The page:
This photo of a seining party in 1892 at Port Graham is originally from the National Archives (NARA) (22-FFA-461), but a copy is available at the Pratt Museum (1999-001-0003). According to the National Archive’s copyright policy this is a publicly available record and as such, it may be used without written permission. They ask users to credit the National Archives and Records Administration.
This photo of a qayaq with three hunters is originally from the Etholen Collection of the National Museum of Finland and is copyrighted outside of fair use. The Pratt Museum’s call number is 1994-068-0001 at the Ragnar Krogius Collection. The photo was taken around Port Axel in Bear Cove. Most likely, these are hunters from Nanwalek or one of the temporary settlements on the Outer Coast. The man in the middle seat seems to have a gun while the man in the front seat seems to have a bow and arrow. I know people used to hunt with various kinds of spears, atlatls, bolas and harpoons, but I do not think I have heard much about bows. Perhaps some of the hunters might have some updates on this.
From the same collection (Ragnar Krogius), this photo (1999-002-0002) is of a log home near Port Axel from November of 1905. Originals are at the Etholen collection of the National Museum of Finland.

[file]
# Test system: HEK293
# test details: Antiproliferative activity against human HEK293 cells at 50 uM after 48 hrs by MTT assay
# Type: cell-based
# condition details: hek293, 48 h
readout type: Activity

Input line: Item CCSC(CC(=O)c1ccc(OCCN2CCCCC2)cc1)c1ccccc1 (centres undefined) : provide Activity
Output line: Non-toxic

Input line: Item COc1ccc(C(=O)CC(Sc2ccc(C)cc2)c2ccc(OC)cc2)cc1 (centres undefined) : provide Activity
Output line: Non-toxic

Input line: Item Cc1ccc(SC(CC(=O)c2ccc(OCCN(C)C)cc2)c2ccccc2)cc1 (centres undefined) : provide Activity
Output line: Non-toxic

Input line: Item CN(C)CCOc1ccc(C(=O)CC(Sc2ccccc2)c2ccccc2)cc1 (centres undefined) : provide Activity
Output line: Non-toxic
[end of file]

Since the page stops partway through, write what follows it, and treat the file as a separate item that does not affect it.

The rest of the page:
The last photo for today is from the Smith Family Collection (2005-020-0059), and it shows the “Chief’s House” in Port Graham. The Smith family used to live on Passage Island and in Aurora Lagoon. They farmed foxes, tended the lighthouse, fished, and the wife, Mary Elizabeth Smith, also taught at the Port Graham School. Digital copies of her diaries from the 1930’s are available at the Pratt Museum. They do not mention the Chief by name, but I was wondering if anybody might recognize the house or knows who the chief was in Port Graham in the 1930s.
As usual, please feel free to leave comments here or on Facebook. Any information is much appreciated.